After the Summit: How U.S. can break China's grip on Africa

Story highlights

  • Africa Summit has confirmed U.S. ambition to make up lost ground in the continent
  • It comes after a decade of breathtaking Chinese acceleration across Africa
  • The continent holds big promise but unemployment, security and health scares are still challenges
  • Job creation is key for the U.S. to claw back China's grip on the African continent

Africa has indeed turned the corner. A continent once synonymous with death, disease and destruction is showing signs of improvement.

Virtually unscathed by the global financial slowdown, the African continent boasts some of the fastest growing economies in the world. Nigeria, Ghana and Tanzania are some of the countries leading the way in this exclusive economic growth club. With a combined population size of 1 billion, 70% under the age of 30 and an annual spend of $600 billion, the African continent is an attractive business proposition for any investor.

It comes as no surprise then that the U.S. is making huge strides to accommodate Africans. Hosting one of the largest gatherings of African Leaders in Washington, the U.S. is showing the world -- and sending a signal to its closest rival, China -- that it can and will have African influence, which it can convert into commercial opportunities that can translate to receipts.

Chinese dominance

Ayo Johnson

The acceleration of China across Africa has been breathtaking. A long standing business relationship with the continent has translated to huge trade volumes in excess of $200 billion in 2013, doubling what the U.S. achieved in that same year.

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Taking the world by surprise, a liberalized African continent voted with its feet changing suppliers -- re-affirming China's dominance, with the U.S. fast closing the gap; the Washington conference is confirmation of President Obama's new ambition in making up lost ground.

    Challenges

    Security challenges facing the African continent are huge. Africa is by no means a picnic. The U.S. government will have to put security at the top of it agenda as American businesses expand operation across the African continent.

    Instability in Libya, Central African Republic and extremist Islamic groups can be a constant threat. Doing business in Africa will have its hazards; the business environment can be harsh and unforgiving. Yet, despite these challenges, exceptional growth figures in Nigeria prove that despite repeated and sustained attacks by militant group Boko Haram, Nigeria is still considered a thriving hub for businesses worldwide.

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    A picture taken on October 12, 2012 shows the construction site of the hydroelectric dam of Poubara, that should be completed in July 2013. With 75% of funding from China and 25% from Gabon, the budget for the building of the Poubara dam, near Franceville, amounts to 200 billion of CFAs. AFP PHOTO STEVE JORDAN (Photo credit should read Steve Jordan/AFP/GettyImages)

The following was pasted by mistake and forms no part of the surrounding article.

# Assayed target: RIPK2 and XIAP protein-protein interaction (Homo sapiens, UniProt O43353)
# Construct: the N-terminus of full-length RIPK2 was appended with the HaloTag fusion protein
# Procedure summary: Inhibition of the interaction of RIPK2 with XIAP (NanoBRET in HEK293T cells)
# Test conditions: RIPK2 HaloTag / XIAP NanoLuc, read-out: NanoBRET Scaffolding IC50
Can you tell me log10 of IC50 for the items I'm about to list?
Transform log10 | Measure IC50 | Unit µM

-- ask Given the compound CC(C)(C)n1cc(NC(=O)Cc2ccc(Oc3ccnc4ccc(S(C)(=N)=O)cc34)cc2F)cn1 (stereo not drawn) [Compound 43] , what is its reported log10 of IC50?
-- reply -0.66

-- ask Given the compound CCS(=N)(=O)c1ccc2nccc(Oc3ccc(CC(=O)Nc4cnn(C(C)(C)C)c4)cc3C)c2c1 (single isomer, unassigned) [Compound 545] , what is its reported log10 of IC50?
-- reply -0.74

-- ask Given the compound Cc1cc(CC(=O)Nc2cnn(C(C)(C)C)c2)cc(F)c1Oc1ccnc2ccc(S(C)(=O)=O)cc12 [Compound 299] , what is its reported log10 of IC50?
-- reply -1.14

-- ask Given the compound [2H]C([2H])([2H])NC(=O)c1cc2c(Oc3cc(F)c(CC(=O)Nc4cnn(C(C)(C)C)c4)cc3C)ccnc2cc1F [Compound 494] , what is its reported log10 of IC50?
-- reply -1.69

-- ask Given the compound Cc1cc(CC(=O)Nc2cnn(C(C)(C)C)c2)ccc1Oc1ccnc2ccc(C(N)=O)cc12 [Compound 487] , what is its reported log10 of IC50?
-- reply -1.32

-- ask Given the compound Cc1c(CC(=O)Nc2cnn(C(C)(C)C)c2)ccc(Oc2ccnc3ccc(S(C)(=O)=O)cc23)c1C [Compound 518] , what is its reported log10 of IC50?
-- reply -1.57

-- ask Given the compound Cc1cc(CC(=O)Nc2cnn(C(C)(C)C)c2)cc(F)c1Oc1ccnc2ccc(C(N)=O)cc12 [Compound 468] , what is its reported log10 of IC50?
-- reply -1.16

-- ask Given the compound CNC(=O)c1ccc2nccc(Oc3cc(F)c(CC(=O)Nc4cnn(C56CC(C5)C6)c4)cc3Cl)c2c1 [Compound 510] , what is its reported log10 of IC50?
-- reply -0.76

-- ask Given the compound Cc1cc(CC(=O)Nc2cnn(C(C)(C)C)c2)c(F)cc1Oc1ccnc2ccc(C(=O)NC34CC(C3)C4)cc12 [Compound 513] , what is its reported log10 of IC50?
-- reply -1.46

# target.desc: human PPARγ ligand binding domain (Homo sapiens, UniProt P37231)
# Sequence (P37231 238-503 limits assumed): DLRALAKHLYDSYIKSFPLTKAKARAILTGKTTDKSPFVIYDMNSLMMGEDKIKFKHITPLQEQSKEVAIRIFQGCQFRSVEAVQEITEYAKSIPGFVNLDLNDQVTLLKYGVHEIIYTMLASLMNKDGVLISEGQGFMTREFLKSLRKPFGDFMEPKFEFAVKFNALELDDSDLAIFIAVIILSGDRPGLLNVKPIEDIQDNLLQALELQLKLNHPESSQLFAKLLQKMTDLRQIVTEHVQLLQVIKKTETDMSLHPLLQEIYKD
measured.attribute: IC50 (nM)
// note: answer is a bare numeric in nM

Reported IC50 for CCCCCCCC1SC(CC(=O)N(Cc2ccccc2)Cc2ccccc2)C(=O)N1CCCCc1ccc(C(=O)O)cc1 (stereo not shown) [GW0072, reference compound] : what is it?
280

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    This week the presidents of Liberia and Sierra Leone canceled their planned trip to the summit amid the spread of Ebola virus. Good and affordable health care is a major concern for many Africans. As the Ebola virus spreads across West Africa, many Africans are relying on the U.S. to support failing and fragile health care structures in the areas of financing, technology and science as a bridge to halting the spread of this deadly virus.

    Bright future

    Today, the African continent boasts the second fastest growing region in the world, an average growth rate of 5% and a large youthful work force. Job creation is still Africa's biggest challenge -- there are too many people living in poverty earning less than a dollar a day.

    If President Obama can create real tangible jobs, then the U.S. can start to claw back China's grip on the African continent -- whoever builds Africa's infrastructure, provide cheap products for African markets and loans to support government initiatives will have influence over African affairs.

    If the U.S. pushes for better African governance, enforcement will be difficult. The usual carrot and stick approach will not be effective. If the U.S calls for trade opportunities to be linked to better, open and transparent democracies then it will be possible for U.S. businesses to make the commercial advances on the African continent.

    African leaders are very savvy and have a healthy understanding of geopolitics. They will leverage on multiple investors competing for African influence. African governments, unilaterally or as a block, will not hesitate to change suppliers and investors.

    The Chinese business model is seen by many Africans as hassle free. The Chinese relationship with African governments is one of mutual respect, not intrusive and with a minimal involvement in domestic politics. The Chinese model is still an attractive proposition for many African leaders. Hence, President Obama will have to tread carefully and not rock the African boat too hard.

    To his critics, President Obama has been accused of neglecting the African continent. But by hosting this African Leaders Summit, the U.S. President is starting to rediscover Africa. And with commitments of $33 billion in private and public assistance, President Obama is already winning the hearts and minds of a billion Africans.

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